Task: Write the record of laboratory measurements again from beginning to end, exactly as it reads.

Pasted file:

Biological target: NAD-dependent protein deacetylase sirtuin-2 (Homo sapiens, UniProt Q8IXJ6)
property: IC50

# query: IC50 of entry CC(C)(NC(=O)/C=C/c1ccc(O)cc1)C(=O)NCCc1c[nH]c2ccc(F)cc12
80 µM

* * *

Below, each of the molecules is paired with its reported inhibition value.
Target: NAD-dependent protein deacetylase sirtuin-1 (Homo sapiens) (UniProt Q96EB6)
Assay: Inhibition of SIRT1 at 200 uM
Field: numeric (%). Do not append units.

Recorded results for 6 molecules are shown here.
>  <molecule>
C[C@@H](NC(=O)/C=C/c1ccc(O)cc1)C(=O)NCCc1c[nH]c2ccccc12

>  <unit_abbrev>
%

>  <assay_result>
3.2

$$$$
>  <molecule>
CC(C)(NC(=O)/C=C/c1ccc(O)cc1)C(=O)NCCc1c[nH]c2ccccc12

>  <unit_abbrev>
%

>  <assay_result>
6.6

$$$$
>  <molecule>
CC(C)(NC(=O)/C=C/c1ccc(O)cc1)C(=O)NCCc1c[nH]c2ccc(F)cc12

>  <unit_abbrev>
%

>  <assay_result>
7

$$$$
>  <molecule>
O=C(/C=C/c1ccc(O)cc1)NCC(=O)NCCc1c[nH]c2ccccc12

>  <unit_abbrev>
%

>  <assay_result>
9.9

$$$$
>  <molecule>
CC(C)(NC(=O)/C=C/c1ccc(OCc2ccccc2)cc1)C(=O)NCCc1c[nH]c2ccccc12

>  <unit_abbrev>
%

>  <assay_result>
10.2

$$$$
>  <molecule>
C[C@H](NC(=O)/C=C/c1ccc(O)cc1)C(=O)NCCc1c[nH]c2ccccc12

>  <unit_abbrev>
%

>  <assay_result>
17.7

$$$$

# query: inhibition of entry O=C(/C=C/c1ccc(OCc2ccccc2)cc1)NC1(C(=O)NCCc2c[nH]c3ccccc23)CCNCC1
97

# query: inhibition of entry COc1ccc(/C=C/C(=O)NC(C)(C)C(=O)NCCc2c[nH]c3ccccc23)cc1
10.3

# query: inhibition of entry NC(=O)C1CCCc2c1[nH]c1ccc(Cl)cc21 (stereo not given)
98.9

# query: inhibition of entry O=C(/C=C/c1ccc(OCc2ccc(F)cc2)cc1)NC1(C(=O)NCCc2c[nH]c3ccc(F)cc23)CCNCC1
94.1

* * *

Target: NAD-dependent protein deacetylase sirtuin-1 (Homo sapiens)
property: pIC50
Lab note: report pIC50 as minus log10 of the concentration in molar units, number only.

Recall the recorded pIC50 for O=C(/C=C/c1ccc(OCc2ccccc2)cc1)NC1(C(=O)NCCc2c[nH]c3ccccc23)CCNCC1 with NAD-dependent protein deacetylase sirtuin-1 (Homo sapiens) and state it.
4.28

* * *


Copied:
Biological target: NAD-dependent protein deacetylase sirtuin-2 (Homo sapiens, UniProt Q8IXJ6)
property: IC50

# query: IC50 of entry CC(C)(NC(=O)/C=C/c1ccc(O)cc1)C(=O)NCCc1c[nH]c2ccc(F)cc12
80 µM

* * *

Below, each of the molecules is paired with its reported inhibition value.
Target: NAD-dependent protein deacetylase sirtuin-1 (Homo sapiens) (UniProt Q96EB6)
Assay: Inhibition of SIRT1 at 200 uM
Field: numeric (%). Do not append units.

Recorded results for 6 molecules are shown here.
>  <molecule>
C[C@@H](NC(=O)/C=C/c1ccc(O)cc1)C(=O)NCCc1c[nH]c2ccccc12

>  <unit_abbrev>
%

>  <assay_result>
3.2

$$$$
>  <molecule>
CC(C)(NC(=O)/C=C/c1ccc(O)cc1)C(=O)NCCc1c[nH]c2ccccc12

>  <unit_abbrev>
%

>  <assay_result>
6.6

$$$$
>  <molecule>
CC(C)(NC(=O)/C=C/c1ccc(O)cc1)C(=O)NCCc1c[nH]c2ccc(F)cc12

>  <unit_abbrev>
%

>  <assay_result>
7

$$$$
>  <molecule>
O=C(/C=C/c1ccc(O)cc1)NCC(=O)NCCc1c[nH]c2ccccc12

>  <unit_abbrev>
%

>  <assay_result>
9.9

$$$$
>  <molecule>
CC(C)(NC(=O)/C=C/c1ccc(OCc2ccccc2)cc1)C(=O)NCCc1c[nH]c2ccccc12

>  <unit_abbrev>
%

>  <assay_result>
10.2

$$$$
>  <molecule>
C[C@H](NC(=O)/C=C/c1ccc(O)cc1)C(=O)NCCc1c[nH]c2ccccc12

>  <unit_abbrev>
%

>  <assay_result>
17.7

$$$$

# query: inhibition of entry O=C(/C=C/c1ccc(OCc2ccccc2)cc1)NC1(C(=O)NCCc2c[nH]c3ccccc23)CCNCC1
97

# query: inhibition of entry COc1ccc(/C=C/C(=O)NC(C)(C)C(=O)NCCc2c[nH]c3ccccc23)cc1
10.3

# query: inhibition of entry NC(=O)C1CCCc2c1[nH]c1ccc(Cl)cc21 (stereo not given)
98.9

# query: inhibition of entry O=C(/C=C/c1ccc(OCc2ccc(F)cc2)cc1)NC1(C(=O)NCCc2c[nH]c3ccc(F)cc23)CCNCC1
94.1

* * *

Target: NAD-dependent protein deacetylase sirtuin-1 (Homo sapiens)
property: pIC50
Lab note: report pIC50 as minus log10 of the concentration in molar units, number only.

Recall the recorded pIC50 for O=C(/C=C/c1ccc(OCc2ccccc2)cc1)NC1(C(=O)NCCc2c[nH]c3ccccc23)CCNCC1 with NAD-dependent protein deacetylase sirtuin-1 (Homo sapiens) and state it.
4.28

* * *